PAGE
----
MR is a student at the University of Southern California, originally from Ames, IA.
MR shared a harrowing story that she’d heard from a friend in San Diego:
“My friend told me that in high school, there were kids who would sometimes cross the border into Tijuana to go out and party, and then they’d just post up on a hotel before driving back the next day…one year some kids went after finals and were out at a bar, and one of their girl friends was hanging out with a guy behind the bar. She told them she was going to stay and hang out with him, and that she’d call them when she was on her way back to their hotel…by morning no one had heard from her yet, and her phone calls would go straight to voicemail. They went back to the bar from last night and tried to show the owner a picture of the man that they’d taken last night, but the owner said he’d never seen him before. They drove around everywhere trying to find signs of their friend, but at some point they knew they had to get back to San Diego and would have to talk to the police then, after talking to the border patrol. So they started driving back and they were waiting in line to be search by border patrol, while they were talking to them also freaking out about their missing friend.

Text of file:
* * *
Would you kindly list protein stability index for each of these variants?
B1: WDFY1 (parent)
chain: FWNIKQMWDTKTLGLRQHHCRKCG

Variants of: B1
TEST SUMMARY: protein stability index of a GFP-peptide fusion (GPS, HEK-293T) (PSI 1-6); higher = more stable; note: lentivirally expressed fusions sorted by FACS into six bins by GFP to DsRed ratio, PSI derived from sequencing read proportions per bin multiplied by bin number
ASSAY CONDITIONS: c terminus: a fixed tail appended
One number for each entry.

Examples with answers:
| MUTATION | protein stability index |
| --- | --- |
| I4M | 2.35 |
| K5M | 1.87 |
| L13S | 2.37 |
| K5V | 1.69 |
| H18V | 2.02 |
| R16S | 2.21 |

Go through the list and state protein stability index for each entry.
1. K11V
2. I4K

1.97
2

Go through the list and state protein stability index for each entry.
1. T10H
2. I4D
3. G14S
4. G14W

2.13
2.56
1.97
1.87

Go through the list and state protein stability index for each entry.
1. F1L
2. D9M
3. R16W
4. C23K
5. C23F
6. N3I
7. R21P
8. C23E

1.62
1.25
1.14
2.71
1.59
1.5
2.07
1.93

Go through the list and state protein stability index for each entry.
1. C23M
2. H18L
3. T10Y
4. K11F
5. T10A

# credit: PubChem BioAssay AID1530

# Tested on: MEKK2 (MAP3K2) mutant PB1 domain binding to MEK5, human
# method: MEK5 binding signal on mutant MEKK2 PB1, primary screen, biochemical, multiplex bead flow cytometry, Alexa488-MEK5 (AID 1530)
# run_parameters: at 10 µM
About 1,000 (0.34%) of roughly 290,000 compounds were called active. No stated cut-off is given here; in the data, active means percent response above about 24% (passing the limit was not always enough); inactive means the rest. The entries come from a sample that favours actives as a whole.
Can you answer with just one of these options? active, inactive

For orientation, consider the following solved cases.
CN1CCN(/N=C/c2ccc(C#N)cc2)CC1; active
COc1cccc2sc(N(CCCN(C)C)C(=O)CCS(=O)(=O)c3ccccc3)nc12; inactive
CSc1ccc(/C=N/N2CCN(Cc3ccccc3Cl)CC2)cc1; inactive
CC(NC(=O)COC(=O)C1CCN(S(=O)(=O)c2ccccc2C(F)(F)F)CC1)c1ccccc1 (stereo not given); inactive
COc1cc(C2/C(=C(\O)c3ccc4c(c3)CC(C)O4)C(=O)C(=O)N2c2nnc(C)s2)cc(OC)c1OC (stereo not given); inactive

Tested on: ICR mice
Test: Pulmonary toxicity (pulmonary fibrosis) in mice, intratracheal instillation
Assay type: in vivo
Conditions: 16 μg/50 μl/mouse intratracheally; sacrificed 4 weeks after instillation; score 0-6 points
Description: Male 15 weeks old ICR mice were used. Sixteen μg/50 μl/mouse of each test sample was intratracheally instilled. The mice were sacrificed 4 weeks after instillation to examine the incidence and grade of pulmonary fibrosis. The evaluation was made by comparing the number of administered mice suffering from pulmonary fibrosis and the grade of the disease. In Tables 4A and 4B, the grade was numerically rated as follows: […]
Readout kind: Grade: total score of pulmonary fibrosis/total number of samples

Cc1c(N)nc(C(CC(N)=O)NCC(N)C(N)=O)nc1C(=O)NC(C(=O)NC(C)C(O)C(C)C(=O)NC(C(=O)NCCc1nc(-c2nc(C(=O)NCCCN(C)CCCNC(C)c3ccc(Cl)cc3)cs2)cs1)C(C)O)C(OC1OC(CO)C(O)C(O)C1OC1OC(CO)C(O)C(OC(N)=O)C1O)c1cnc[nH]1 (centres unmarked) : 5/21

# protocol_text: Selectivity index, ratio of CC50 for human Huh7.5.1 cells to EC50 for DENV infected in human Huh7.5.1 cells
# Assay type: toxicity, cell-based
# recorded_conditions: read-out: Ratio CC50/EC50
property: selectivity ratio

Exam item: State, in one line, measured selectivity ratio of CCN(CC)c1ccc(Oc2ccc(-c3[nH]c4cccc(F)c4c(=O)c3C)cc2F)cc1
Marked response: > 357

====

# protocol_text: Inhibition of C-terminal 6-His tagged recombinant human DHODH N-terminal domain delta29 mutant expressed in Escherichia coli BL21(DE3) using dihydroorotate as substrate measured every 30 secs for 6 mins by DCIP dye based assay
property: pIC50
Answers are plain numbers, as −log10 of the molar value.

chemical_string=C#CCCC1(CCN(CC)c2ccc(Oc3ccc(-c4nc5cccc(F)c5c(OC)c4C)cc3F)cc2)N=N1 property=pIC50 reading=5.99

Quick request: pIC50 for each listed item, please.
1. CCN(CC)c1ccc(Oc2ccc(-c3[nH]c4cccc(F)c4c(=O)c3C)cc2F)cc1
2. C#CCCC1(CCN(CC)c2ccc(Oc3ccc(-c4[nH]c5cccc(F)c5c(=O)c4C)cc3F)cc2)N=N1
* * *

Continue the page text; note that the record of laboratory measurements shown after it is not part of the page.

All of a sudden in another line they see something going on, and the cops are talking to this guy who has a sleeping girl wearing sunglasses in the passenger seat. The cops tell the guy he can’t cross the border unless he can wake the girl up, and he’s putting up a lot of resistance. Finally they take off the girl’s sunglasses and realize she’s dead – at the base of her spine there’s an incision, and her spine has been padded by bags of cocaine.”
While this story initially freaked me out, MR offered her reservations about the whole thing. It seems like there are a lot of these nightmarish stories about cartels using dead bodies to smuggle drugs over the border, but there are almost no records of such a crime actually taking place. MR thinks these stories are used near the Mexican border to scare kids like her friend from going across to get away with drinking or partying, or at least encourage them to be extra-vigilant. It also makes those in the drug business as monstrous, inhuman entities, maybe making it easier to discriminate against people like them (ie. Mexicans in general). Legends like this seem pretty common in border communities, but luckily it doesn’t sound like they’re true.
For more information on stories like this, see: